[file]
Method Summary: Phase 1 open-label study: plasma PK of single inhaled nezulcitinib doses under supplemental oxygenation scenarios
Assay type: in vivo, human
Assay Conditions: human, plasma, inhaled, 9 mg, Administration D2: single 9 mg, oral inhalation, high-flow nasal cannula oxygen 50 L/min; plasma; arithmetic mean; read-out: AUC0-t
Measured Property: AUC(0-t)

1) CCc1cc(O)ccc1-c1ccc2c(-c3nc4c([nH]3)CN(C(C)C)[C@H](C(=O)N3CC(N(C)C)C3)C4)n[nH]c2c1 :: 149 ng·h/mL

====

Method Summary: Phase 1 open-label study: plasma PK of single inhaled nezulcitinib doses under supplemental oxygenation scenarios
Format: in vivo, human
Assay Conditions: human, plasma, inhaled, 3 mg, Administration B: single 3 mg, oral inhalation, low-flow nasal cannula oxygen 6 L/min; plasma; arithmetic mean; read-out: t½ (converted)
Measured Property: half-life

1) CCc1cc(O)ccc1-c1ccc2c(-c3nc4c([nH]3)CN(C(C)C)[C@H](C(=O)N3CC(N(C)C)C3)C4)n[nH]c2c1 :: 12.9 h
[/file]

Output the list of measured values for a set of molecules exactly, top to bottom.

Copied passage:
Method Summary: Phase 1 open-label study: plasma PK of single inhaled nezulcitinib doses under supplemental oxygenation scenarios
Assay type: in vivo, human
Assay Conditions: human, plasma, inhaled, 9 mg, Administration D2: single 9 mg, oral inhalation, high-flow nasal cannula oxygen 50 L/min; plasma; arithmetic mean; read-out: AUC0-t
Measured Property: AUC(0-t)

1) CCc1cc(O)ccc1-c1ccc2c(-c3nc4c([nH]3)CN(C(C)C)[C@H](C(=O)N3CC(N(C)C)C3)C4)n[nH]c2c1 :: 149 ng·h/mL

====

Method Summary: Phase 1 open-label study: plasma PK of single inhaled nezulcitinib doses under supplemental oxygenation scenarios
Format: in vivo, human
Assay Conditions: human, plasma, inhaled, 3 mg, Administration B: single 3 mg, oral inhalation, low-flow nasal cannula oxygen 6 L/min; plasma; arithmetic mean; read-out: t½ (converted)
Measured Property: half-life

1) CCc1cc(O)ccc1-c1ccc2c(-c3nc4c([nH]3)CN(C(C)C)[C@H](C(=O)N3CC(N(C)C)C3)C4)n[nH]c2c1 :: 12.9 h